June 2014 Discussion Guide

Metaphor as Mental Force

Denial and Survival in the June 2014 Poetry

Metaphor as Mental Force

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In TJ Jarrett’s “At the Repast,” a prose poem from the June 2014 Poetry, a character folds napkins into the shape of birds only to immediately burn them. “Years later when I asked her what she meant, she couldn’t remember,” Jarrett writes.  “The worst has already happened, she said. What good is metaphor to us now?”

What good is metaphor after the worst has happened? In “Gilding the Lily,” Lisa Ampleman describes a cancer patient who uses the literary technique as a psychological shield:

To keep anxiety at bay, my friend called chemo dragonfly love. Those insects—christened, in places, the devil’s darning needles—hover as they contort their joined bodies into a heart, the male with pincers. Finger cutter, horse killer, ear stick, eye pisser. Look closely at the eyes of a female darner and you may well see dark puncture marks.

In this self-protective lexicon, everything goes by another name, and those other names have alternatives too—chemo is “dragonfly love,” and a dragonfly is a “finger cutter, horse killer, ear stick, eye pisser,” and a “darner.” These monikers guide our minds far from medicine; instead, we envision animals, body parts, and knitting needles. The insects, we learn, join their bodies into the shape of a heart, a metaphor for love. This welter of competing images accomplishes what chemo is supposed to: it reduces cancer to insignificance.

Ampleman lists label after label: nausea is “erotica,” tumors are “friends.” And death is

the world of 10,000 things: the dragon courting its damsel, catheter tubing in the wastebin, video of a toddler biting his brother, pas de deux, full-sugar ice cream, Crimson Queen, Trumpeter, Red Knockout, Tuscany Superb ... I knew her as Rose Shapiro. At the funeral I learned she was born Passalacqua: to cross the river, to pass a glass of water.

Only at the poem’s end do we learn that the speaker’s friend was named Rose—hence the lists of rose varietals that themselves serve as wistful metaphors. “Crimson Queen,” “Trumpeter,” “Red Knockout,” and “Tuscany Superb” all exude triumph, even as the human Rose succumbs to her illness.

Like her namesake flower, Rose has more than one appellation. And her original name, “Passalacqua,” has more than one meaning: “to cross a river” (which brings to mind the river Styx, over which Charon ferried the souls of the dead in Greek mythology), and the more anodyne “to pass a glass of water.” Here language seems to act as a shield for the speaker, too: rather than dwelling on death, she attends, as Rose did, to names, and sails from a darker translation of “Passalacqua” to a lighter one.

Why might metaphorical thinking help “keep anxiety at bay” during desperate times? For one, it replaces an unpleasant reality with a more palatable one: it’s far easier to think about dragonflies than chemotherapy. Additionally, in the face of death’s annihilation, metaphors are generative, permitting a blossoming of possibilities, until our world becomes one “10,000 things” (dragonflies are like knives and knitting needles and…). And just as we feel we are losing control, metaphors enable us to exert a kind of power, to describe our situations according to whatever connections our minds make. Has metaphorical thinking ever helped you through a dark moment? Does it strike you as a license for denial, for avoiding a difficult truth—or as a tool to help you understand such a truth? Or might it serve as both?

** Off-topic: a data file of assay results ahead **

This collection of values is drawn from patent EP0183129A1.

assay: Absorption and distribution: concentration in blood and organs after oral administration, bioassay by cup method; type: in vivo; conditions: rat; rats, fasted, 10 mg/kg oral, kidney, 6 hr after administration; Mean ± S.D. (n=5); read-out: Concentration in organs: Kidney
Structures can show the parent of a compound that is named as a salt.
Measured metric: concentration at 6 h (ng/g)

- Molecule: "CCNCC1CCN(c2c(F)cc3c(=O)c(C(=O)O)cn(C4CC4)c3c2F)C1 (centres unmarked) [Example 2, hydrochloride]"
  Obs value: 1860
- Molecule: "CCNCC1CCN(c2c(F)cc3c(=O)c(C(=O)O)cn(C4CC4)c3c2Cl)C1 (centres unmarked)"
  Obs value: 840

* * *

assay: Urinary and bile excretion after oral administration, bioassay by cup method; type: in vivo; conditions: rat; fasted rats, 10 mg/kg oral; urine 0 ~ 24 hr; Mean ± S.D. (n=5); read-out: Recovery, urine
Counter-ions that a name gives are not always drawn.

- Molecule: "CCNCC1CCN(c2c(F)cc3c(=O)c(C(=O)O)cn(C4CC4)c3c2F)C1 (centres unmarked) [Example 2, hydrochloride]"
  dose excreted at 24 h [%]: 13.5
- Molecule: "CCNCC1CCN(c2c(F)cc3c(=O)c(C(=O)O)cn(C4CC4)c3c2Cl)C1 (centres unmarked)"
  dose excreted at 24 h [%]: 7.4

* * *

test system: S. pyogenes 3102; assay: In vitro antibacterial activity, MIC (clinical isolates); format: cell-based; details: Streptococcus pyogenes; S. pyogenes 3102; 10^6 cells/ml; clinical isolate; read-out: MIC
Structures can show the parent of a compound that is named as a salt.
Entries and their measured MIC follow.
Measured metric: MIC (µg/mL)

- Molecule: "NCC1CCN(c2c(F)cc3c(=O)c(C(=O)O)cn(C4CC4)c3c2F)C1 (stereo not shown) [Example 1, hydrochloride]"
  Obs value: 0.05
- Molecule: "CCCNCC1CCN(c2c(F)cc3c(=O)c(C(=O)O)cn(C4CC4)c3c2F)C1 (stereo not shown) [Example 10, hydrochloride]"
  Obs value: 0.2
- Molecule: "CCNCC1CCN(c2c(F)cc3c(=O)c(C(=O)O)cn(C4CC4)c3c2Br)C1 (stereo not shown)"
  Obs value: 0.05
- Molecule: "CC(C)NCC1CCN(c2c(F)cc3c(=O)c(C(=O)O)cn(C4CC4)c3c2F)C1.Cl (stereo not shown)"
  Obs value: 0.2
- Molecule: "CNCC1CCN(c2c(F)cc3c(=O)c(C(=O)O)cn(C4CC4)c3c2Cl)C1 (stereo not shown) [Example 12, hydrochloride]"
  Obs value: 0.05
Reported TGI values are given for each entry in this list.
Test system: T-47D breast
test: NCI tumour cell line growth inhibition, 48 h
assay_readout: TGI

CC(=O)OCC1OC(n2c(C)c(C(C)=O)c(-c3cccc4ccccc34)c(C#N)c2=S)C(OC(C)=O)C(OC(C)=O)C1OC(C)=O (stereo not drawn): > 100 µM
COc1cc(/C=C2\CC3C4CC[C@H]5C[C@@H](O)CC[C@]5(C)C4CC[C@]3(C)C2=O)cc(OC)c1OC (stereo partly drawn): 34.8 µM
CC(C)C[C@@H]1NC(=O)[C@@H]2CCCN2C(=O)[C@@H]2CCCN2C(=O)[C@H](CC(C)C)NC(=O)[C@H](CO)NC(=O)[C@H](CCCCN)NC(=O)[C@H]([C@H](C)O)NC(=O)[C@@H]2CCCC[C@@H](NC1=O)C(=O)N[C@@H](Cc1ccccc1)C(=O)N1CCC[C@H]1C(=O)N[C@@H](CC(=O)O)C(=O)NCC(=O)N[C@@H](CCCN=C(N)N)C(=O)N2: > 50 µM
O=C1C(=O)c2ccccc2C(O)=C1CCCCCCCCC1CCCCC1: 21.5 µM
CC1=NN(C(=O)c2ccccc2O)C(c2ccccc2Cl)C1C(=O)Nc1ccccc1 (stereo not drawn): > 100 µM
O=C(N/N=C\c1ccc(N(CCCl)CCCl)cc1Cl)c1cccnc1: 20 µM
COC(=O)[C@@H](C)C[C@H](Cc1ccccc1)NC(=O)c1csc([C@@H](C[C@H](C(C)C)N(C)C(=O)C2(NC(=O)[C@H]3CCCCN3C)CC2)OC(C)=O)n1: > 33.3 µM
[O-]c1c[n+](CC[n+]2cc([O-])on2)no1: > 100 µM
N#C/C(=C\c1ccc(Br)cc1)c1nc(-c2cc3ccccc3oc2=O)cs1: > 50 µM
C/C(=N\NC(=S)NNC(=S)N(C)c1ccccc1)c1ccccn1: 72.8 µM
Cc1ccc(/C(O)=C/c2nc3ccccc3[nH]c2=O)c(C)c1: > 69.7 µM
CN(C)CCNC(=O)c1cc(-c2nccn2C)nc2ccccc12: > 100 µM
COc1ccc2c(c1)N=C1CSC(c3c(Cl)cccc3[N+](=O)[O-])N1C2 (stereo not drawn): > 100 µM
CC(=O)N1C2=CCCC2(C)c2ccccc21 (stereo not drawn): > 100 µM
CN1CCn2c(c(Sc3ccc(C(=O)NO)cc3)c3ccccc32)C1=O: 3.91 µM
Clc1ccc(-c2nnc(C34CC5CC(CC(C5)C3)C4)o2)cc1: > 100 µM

In “Compost,” Dan Chelotti, too, explores the connections among metaphor, mental states, and decay. The speaker’s daughter glimpses a dying snake, “Belly up and still nerve-twitching / The ghost of some passing / Bicycle or horse”:

                             Pretty, Selma said.
Yes, I said. And underneath my yes
Another yes, the yes to my body,
Just beginning to show signs

Of slack, and another, my grasping
In the dark for affirming flesh
That in turn says yes, yes
Let’s rot together but not until
We’ve drained what sap
Is left in these trees.
Do you want some eggs, my love?

I have a new way of preparing them.
And look, look outside,
I think this weather
Has the chance of holding.

The speaker says “yes” to the beauty of the snake’s deterioration (“there’s magic in decay,” Chelotti writes elsewhere), and “yes” to his own decline. Yet metaphor complicates this apparent acceptance. He compares himself and his lover to “trees,” which flow with sap on a seasonal basis—in contrast to humans, whose “sap” dries out only once.

The language in the final sentence reflects this ambiguity: the speaker predicts continuity, yet he merely “thinks” the weather “has the chance” of holding. Meteorologists of the human condition can’t know much about future weather, but that doesn’t stop us from trying to describe it, in whatever terms we can, until metaphors are no good to us anymore—until, that is, “the worst has…happened,” and we can’t speak at all.

Originally appeared in Poetry magazine.

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